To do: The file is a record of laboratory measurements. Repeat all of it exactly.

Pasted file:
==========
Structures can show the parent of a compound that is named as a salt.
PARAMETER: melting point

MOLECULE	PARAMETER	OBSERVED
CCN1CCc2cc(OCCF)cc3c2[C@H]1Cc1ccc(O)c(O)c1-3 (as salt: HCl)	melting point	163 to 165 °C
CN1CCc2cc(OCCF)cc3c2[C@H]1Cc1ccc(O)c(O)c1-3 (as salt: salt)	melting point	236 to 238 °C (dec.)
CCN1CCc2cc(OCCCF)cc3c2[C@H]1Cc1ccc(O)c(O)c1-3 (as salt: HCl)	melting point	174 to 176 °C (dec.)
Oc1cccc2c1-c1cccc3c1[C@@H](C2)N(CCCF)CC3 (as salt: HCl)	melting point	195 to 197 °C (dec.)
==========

Structures can show the parent of a compound that is named as a salt.
PARAMETER: melting point

MOLECULE	PARAMETER	OBSERVED
CCN1CCc2cc(OCCF)cc3c2[C@H]1Cc1ccc(O)c(O)c1-3 (as salt: HCl)	melting point	163 to 165 °C
CN1CCc2cc(OCCF)cc3c2[C@H]1Cc1ccc(O)c(O)c1-3 (as salt: salt)	melting point	236 to 238 °C (dec.)
CCN1CCc2cc(OCCCF)cc3c2[C@H]1Cc1ccc(O)c(O)c1-3 (as salt: HCl)	melting point	174 to 176 °C (dec.)
Oc1cccc2c1-c1cccc3c1[C@@H](C2)N(CCCF)CC3 (as salt: HCl)	melting point	195 to 197 °C (dec.)